This is not to say the experience is entirely unpleasant. Take, for example, her storysong "The Wrong Band." On that song, Amos melodically sings "I think it perfectly clear we're in the wrong band / Senator let's be sincere as much as you can / He called her up and he said the new prosecutor soon will be wanting a word / So she's got a soft spot for hells and spurs / And there's something believin' in her voice again and there's something believin' / Instead of just leavin'" ("The Wrong Band"). The list song is politically aware, clearly speaking to youth who feel disfranchised and want to insure their voices are heard and taken seriously. Amos deserves credit for that and, fortunately, that is one of the clearest songs on the album.

On the other end of the spectrum is "Cloud On My Tongue." Lyrically, this is a confused song exacerbated by lines that are slurred together in a way that illustrates Amos's voice, but mumbled through to be almost incomprehensible. Still, looking up the lines, one puzzles to decipher exactly what it means "Don't stop now what you're doin' / What you're doin' my ugly one / Bring then all here hard to hide a hundred girls in your hair / It won't be fair / If I hate her / If I ate her / You can go now" ("Cloud On My Tongue"). I get that a lot of Amos's songs are cathartic release for her, speaking to young women who have had traumatic events, but sometimes, I have to stop and ask "What are you hearing in these lines?!" Even the song that follows it, "Space Dog" which starts clear and political, degenerates into auditory mush that emotes, but does not speak (or educate).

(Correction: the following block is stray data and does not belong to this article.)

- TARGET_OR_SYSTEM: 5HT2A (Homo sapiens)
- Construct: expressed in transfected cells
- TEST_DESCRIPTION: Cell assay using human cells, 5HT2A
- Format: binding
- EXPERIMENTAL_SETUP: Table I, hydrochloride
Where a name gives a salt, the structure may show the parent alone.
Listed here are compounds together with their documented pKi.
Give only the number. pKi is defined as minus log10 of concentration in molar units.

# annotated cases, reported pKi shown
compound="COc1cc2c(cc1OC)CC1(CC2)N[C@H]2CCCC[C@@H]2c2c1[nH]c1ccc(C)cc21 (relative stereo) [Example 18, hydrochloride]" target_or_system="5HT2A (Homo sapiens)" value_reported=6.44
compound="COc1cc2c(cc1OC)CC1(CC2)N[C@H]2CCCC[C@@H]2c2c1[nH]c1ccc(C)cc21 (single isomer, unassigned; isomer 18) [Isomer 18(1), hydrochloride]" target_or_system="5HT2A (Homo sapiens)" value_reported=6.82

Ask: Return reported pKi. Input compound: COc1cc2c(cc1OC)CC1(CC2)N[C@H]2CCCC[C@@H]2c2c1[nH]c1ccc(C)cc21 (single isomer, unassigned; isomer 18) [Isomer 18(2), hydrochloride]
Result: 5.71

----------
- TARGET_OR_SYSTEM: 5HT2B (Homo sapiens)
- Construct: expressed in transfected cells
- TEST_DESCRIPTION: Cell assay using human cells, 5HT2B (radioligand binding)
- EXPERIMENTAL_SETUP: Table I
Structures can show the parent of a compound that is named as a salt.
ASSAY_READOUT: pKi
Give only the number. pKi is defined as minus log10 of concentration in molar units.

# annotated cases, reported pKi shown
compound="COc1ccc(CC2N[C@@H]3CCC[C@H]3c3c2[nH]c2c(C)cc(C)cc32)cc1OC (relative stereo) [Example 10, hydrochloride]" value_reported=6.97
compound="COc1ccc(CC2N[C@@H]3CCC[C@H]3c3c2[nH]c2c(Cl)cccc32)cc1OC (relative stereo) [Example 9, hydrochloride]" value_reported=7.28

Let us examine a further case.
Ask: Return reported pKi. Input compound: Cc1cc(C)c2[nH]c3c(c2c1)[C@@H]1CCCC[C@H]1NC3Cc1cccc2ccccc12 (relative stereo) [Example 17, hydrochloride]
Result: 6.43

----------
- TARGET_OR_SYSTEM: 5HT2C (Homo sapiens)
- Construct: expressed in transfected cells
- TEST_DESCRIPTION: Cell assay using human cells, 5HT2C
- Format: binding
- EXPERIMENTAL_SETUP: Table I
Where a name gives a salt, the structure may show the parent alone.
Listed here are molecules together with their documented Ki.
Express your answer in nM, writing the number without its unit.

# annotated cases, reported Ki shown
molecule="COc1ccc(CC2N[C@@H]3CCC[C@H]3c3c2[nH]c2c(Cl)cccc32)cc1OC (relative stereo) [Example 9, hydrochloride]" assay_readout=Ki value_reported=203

In fact, the only songs that truly resonated with me were "Past The Mission," which was a clear - if repetitive - number arguably about faith in the real world and "God." "God," on suspects, speaks to a grand silent minority of people who are tired of the apparent inaction of a noninterventionist god. Amos writes and sings a singularly direct and dissonant song when she declares "God sometimes you just don't come through / Do you need a woman to look after you . . . I gotta find what you're doing about things here / A few witches burning gets a little toasty here / I gotta find why you always go / When the wind blows . . ." ("God"). Amos asks the questions that riddle the believer who is plagued with doubts and she makes it work for her song.

That said, "God" is one of the few tracks on the album that both sounds good instrumentally and vocally and has lyrical strength behind it. More often, songs are like "Yes, Anastasia" which sounds good with decent intensity for a lone woman at her piano (in this case backed by a string section) but the lyrics are obscured by vocals that are not enunciated as clearly as they could be.

And, largely, Under The Pink seems less ambitious than "Little Earthquakes," the album that preceded this one. Amos seems to be auditorily more conservative and shows no vocal growth. As a result, she seems more trapped within her niche than an artist who is growing and developing. "God" and "Cornflake Girl" pop up on Amos's compilation album "Tales Of A Librarian" and for those looking for an album to accompany the compilation, Under The Pink hardly makes an argument to be the one worthy of that. Instead, it is too nebulous, repetitive and . . . strangely unambitious for the artist who clearly has something to say.

The best track is "God," the low point is the utterly unmemorable "Bells For Her."

For other Tori Amos works, please visit my reviews of:
Little Earthquakes
Boys For Pele
From The Choirgirl Hotel
Spark (single)
To Venus And Back
Strange Little Girls
Scarlet's Walk
American Doll Posse
Midwinter Graces
Night Of Hunters


For other music reviews, be sure to visit my Music Review Index Page for an organized listing of all the albums and singles I have reviewed!

© 2012, 2008 W.L. Swarts. May not be reprinted without permission.